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March 25 2019, County Drama Festival News

The winning team from Ilminster Entertainment Society

Ilminster Entertainment Society repeated last year’s success by once again winning the County Shield for their performance of A Resounding Tinkle, a play written by N F Simpson. As competition adjudicator Nancy Heath explained, this is a play that typifies Simpson’s aversion to plot and establishes his talent for memorable one-liners and non-sequiturs. As with all of his subsequent work, the play demands absolutely straight delivery from actors. Such an approach fosters a conviction within the audience that the characters are living in a form of reality, where the formation of a government can be arranged via door-to-door enquiries! The extraordinary and impossible are treated as perfectly rational everyday events.

And that is exactly what the director and cast brought to this engaging play that both closed the competition and took the top accolade. Directed by Richard Tingley and starring Mick Glynn and Ann Cook as the main protagonists with Veronica Horman playing Uncle Ted. He had changed sex. Don’t ask!

IES have been entertaining audiences in Ilminster for over seventy years. Their home for over thirty years has been the Warehouse Theatre, where the County Drama Festival was held this year. With nine entries this year, and with an admirable diversity in the plays on offer, the general consensus was that this year’s festival was a huge success. The competition took place over three sessions (Saturday and Sunday afternoons and Sunday evening) and included two youth entries and five original plays.

Ron Roberts from the All-England Theatre Festival who presented the trophies and Festival Adjudicator Nancy Heath

The Festival Adjudicator, Nancy A Heath, is an associate member of the Guild of Drama Adjudicators with over thirty years’ experience working in both amateur and professional drama. She has been an actress and director on the festival field for over twenty years winning several awards including Best Supporting Actress and Best Director. And that experience showed as she gave apposite and insightful feedback on each of the nine plays she saw. With such high standards she had an unenviable task selecting the best for each category. But she was more than up to the task in this vintage Festival year.

The Eyris Jones Memorial Trophy for Best Production by a Youth Group was won by Clevedon Youth Theatre in its debut year. The group runs in Clevedon school as an extra curricular option for students who love to perform straight plays. This was the first such play they have put on. Directed by Victoria Wright the play Kill Jill was a new play by Mark Wheeler in which Big Brother meets Jack (of Beanstalk Fame) meets Tony Martin… Mix these three together to create Kill Jill which explores the topical issue of homeowners defending themselves and asks how far reality TV can be allowed to go. It proved to be extremely popular with the audience and adjudicator alike! Lewis Bradbury, who played George Jhiyonne amongst other things, took the Edward Grey Memorial Trophy for Best Performer under the age of thirty. Unfortunately the troupe were not at the evening session to pick up their awards but they will be presented to them on a future occasion.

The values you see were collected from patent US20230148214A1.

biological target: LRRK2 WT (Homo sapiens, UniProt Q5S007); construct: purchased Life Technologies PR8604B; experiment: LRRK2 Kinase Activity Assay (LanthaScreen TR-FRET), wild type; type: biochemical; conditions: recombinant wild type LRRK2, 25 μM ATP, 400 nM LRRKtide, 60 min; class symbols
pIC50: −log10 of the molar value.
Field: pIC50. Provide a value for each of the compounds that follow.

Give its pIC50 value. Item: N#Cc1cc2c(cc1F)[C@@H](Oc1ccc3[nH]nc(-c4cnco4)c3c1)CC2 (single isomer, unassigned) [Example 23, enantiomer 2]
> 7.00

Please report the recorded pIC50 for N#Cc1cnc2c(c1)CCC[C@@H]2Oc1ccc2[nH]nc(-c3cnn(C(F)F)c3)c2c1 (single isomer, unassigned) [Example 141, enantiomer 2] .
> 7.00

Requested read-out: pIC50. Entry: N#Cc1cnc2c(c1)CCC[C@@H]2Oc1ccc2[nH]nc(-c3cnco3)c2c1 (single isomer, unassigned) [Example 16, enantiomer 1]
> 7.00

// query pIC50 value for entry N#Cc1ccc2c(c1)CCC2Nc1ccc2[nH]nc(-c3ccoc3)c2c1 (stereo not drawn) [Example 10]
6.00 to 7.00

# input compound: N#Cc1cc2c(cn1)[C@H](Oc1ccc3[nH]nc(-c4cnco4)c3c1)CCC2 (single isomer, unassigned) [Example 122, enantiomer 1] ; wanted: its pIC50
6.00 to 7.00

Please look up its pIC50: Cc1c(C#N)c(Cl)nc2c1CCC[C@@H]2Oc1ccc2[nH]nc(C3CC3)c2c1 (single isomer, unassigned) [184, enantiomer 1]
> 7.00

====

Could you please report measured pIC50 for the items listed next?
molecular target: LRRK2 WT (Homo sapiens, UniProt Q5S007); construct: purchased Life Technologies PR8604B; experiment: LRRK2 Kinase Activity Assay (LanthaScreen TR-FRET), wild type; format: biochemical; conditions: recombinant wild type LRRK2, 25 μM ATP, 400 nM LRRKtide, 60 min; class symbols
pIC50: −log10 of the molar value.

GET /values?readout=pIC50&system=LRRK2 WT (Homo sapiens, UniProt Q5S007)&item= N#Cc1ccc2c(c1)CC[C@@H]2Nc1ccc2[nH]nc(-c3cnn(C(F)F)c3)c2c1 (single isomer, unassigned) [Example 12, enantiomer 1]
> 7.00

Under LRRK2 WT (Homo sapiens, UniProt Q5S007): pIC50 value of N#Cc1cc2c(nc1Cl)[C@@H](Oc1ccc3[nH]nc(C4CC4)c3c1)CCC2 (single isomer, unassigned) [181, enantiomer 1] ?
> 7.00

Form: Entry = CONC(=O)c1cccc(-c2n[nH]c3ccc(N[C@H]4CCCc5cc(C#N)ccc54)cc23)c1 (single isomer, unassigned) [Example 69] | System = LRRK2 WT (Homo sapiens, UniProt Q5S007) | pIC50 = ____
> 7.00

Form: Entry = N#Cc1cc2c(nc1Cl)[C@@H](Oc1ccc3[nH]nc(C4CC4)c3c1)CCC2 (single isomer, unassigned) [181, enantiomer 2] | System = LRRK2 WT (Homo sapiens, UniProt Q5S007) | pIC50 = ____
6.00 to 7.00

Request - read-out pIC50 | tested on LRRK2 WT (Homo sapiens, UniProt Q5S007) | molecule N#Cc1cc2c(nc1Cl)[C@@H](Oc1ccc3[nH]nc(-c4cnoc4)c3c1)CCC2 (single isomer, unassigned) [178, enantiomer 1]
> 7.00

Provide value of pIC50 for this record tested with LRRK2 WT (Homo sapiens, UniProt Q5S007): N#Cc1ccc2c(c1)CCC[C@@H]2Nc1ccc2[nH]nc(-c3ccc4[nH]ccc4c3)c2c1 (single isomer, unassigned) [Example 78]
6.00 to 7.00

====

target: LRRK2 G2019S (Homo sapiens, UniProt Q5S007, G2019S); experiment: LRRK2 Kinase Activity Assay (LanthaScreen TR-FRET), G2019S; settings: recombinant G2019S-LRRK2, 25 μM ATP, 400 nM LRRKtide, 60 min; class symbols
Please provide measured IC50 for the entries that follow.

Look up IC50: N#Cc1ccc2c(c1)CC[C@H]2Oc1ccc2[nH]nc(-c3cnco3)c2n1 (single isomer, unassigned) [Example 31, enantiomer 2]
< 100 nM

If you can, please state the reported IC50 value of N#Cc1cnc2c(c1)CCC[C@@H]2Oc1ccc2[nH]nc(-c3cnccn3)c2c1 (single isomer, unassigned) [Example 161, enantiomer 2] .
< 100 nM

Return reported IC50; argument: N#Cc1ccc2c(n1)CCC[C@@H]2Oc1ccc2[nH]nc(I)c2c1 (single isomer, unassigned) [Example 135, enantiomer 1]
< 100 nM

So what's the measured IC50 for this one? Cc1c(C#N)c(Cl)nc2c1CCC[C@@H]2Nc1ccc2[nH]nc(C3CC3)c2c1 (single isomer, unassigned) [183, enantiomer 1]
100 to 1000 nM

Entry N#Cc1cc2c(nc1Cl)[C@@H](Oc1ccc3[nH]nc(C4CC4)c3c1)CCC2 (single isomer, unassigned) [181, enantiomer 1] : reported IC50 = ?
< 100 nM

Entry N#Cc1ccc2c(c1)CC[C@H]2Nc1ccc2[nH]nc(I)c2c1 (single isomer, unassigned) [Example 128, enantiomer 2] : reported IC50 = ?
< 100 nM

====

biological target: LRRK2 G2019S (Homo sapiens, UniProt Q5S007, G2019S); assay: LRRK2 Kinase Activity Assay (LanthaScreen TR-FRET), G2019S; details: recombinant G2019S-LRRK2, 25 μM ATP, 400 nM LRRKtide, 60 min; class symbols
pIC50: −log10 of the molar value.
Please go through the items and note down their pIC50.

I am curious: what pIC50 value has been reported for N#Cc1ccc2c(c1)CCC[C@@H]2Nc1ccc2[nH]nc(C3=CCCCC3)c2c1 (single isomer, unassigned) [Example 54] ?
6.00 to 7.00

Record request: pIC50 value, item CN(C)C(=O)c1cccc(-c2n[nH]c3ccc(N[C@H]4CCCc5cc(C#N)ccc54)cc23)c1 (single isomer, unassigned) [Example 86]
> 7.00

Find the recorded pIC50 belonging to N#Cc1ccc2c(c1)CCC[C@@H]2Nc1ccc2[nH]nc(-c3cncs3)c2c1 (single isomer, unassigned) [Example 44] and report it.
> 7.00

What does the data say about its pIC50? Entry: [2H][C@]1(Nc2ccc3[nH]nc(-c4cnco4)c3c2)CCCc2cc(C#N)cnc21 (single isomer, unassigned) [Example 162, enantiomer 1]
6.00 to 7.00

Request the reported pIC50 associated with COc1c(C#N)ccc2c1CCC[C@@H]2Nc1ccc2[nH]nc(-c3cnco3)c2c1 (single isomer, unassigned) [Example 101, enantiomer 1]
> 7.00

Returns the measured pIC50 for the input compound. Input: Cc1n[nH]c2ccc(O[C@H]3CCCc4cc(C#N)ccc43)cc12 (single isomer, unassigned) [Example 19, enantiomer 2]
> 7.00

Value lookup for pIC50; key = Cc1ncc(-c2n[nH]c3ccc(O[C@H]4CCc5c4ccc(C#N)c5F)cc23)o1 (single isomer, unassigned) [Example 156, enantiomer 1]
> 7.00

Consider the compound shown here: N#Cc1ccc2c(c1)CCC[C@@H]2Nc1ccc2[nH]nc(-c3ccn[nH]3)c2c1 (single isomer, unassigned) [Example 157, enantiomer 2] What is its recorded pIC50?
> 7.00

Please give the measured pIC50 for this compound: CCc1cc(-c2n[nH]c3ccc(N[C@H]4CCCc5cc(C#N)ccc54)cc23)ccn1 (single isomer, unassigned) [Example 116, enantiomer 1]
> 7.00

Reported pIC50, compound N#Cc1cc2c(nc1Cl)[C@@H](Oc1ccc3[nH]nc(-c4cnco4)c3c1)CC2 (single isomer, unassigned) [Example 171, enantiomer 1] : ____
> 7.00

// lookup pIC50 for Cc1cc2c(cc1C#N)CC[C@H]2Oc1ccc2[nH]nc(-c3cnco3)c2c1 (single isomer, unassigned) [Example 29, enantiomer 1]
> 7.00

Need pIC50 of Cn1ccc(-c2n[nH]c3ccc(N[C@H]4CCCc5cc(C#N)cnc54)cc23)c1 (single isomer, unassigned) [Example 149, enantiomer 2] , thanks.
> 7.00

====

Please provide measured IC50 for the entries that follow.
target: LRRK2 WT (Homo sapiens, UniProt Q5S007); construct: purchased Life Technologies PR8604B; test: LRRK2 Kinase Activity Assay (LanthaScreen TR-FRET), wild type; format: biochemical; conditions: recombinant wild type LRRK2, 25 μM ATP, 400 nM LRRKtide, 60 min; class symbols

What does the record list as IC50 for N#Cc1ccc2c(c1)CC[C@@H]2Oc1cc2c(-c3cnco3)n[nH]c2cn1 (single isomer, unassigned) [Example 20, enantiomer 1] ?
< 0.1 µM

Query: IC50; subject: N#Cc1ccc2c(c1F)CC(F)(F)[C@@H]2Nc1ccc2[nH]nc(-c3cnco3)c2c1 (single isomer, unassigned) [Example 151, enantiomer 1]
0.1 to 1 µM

The cast and directors of Wells Little Theatre’s Counting Your Chickens

The awards were presented by SFD Life Member and Chair of the West Division of the All-England Theatre Festival, Ron Roberts. A long-standing member of the Taunton Thespians, he was thrilled to present that society with The Hope Cup for the best all-round presentation with their performance of Noel Coward’s Red Peppers.

Wells Little Theatre picked up two awards for their entry, Counting Your Chickens by Mark Wall who also performed in this unusual and very funny play that was directed by the cast themselves. They won the Brian Edwards Trophy for Overall Technical Achievement and the Lydia Durston Trophy for Greatest Endeavour.

Best Actress award went to Keely Beresford of Troupers who played a young teacher whose attitude threatened the school’s stability and Best Actor was won by Dean Harris for his portrayal of Squire Harding, the estate owner in Bleadon Players’ The Weatherman’s Harvest.

Writer Neil Walden is presented with his trophy by Original Playwriting Competition Coordinator Pam Hillier

At the Sunday afternoon session Neil Walden was presented with his award for Best Original Script, a separate competition run by the SFD. His winning play, The Flag, was performed at the festival by Troupers.

The Festival Stage Manager was the indefatigable Dave Goodall with Brian Perkins providing excellent support to the teams as Festival Technician. The timekeeper was Alan Jarvis and the whole weekend was put together by the Festival Coordinator Philip de Glanville. The Warehouse and IES members provided wonderful front-of-house support and ran the refreshments outlets with SFD committee members and friends helping with stewarding. The host for the event was SFD Chair Sam Allen.



All photos by Roger Price